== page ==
The fuel-bearing body of the SpaceX Starship Mk1 prototype rocket literally blew its top during a scheduled test today, and the dramatic video footage makes a compelling case for all the slow and abundant caution that goes along with developing innovative spacefaring vessels with aspirations of going to the moon, Mars, and beyond.
In cryogenic testing aimed at seeing what the Mk1 fuselage can handle under extreme space-like conditions, the structure, without its nose cone in place, underwent visible change as SpaceX engineers dialed up the pressure. The moment when the top blows out, though, is no less dramatic for having occurred during a scheduled test:
The aftermath of the blowout is still early, and details from SpaceX and government partner NASA are still light as engineers piece together how and why the Mk1 structure failed. On Twitter, SpaceX founder Elon Musk responded to one follower’s question about whether the occasion offers the company a well-timed window to move beyond the Mk1 prototype and on to the Mk2 and Mk3 iterations currently in early development.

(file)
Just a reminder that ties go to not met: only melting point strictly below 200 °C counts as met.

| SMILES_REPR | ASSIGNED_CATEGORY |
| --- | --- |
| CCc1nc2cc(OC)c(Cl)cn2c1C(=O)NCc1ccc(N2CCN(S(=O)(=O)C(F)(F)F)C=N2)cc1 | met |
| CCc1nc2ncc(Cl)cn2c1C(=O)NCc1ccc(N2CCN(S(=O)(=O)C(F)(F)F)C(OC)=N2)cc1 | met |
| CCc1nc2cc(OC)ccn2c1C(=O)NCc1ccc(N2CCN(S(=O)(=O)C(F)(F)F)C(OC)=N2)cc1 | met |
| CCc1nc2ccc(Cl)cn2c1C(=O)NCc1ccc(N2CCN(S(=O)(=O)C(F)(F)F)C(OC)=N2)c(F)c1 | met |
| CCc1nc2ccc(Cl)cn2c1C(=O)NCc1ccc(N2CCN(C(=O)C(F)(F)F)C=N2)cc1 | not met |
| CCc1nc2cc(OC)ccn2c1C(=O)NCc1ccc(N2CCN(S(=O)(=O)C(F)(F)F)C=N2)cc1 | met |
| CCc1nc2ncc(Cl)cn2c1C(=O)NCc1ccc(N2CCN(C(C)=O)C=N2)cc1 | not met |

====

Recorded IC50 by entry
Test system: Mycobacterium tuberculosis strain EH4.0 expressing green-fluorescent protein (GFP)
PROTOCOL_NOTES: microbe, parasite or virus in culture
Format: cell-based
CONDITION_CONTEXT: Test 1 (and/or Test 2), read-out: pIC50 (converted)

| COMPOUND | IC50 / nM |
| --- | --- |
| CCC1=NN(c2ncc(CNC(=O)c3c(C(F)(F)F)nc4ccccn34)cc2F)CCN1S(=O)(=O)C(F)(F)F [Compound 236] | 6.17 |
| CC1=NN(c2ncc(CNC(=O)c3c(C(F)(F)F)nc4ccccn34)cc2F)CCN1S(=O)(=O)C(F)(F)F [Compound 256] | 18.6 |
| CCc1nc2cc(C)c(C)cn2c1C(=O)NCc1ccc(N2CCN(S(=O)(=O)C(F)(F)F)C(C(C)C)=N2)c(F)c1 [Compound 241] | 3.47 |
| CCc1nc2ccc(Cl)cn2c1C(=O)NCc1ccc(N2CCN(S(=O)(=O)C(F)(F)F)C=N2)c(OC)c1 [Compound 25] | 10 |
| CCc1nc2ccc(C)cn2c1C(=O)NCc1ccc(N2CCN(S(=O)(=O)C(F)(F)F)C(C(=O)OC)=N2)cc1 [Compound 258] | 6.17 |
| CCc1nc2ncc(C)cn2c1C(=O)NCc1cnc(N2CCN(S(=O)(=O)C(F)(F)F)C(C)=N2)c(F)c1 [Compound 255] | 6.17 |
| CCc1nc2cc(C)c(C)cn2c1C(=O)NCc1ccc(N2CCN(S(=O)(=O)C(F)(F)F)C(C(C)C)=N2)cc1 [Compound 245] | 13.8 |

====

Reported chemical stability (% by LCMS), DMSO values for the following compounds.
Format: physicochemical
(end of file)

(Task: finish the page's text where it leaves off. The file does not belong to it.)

“Absolutely, but to move to Mk3 design,” Musk responded, while reminding followers that events like the Mk1 explosion exemplify the need for testing in the first place. “This had some value as a manufacturing pathfinder, but flight design [presumably of the Mk3] is quite different.”
SpaceX only recently took the wraps off the gleaming, futuristic Starship Mk1 prototype to a generally enthusiastic reception, unveiling the vessel in September with ambitious hopes of putting the Mk1 into space within a six-month timeframe. How that schedule is affected by this week’s Mk1 failure under cold pressure testing — which can subject material to temperatures hundreds of degrees below zero — remains to be seen as SpaceX examines and reports on its findings.